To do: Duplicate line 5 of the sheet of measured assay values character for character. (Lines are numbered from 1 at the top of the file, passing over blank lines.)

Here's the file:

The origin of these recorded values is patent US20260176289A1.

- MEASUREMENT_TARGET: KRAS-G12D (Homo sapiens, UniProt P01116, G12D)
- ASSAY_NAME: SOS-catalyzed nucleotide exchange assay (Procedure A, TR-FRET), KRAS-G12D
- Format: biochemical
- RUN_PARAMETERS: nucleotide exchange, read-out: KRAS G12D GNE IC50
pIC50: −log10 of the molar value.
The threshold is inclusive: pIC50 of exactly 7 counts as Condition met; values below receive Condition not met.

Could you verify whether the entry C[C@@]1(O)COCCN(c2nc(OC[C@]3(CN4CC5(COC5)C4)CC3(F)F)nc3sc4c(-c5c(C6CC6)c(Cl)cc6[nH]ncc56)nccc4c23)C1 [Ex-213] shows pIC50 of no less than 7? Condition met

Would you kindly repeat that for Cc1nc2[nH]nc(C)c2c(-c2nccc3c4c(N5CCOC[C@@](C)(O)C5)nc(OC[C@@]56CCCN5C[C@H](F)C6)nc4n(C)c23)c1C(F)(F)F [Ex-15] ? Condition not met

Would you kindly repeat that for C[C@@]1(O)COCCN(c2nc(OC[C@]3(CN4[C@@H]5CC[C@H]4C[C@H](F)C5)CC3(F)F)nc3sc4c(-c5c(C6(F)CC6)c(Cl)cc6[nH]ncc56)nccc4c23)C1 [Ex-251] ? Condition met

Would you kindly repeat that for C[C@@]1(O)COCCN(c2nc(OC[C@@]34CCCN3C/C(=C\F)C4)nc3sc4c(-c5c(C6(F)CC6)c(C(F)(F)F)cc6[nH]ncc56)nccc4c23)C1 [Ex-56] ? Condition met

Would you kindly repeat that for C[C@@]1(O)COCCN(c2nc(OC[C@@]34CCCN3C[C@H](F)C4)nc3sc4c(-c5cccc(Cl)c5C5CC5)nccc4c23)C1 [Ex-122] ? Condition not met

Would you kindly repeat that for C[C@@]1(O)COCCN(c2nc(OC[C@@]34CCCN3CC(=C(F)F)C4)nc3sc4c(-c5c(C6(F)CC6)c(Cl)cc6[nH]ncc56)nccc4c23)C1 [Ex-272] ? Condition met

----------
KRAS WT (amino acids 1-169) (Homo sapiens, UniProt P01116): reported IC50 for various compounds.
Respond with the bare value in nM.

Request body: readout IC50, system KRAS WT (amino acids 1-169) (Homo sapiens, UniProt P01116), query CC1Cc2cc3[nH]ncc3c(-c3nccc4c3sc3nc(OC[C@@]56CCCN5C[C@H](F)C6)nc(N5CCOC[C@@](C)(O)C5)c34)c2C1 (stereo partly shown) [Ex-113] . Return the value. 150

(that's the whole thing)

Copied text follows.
- RUN_PARAMETERS: nucleotide exchange, read-out: KRAS G12D GNE IC50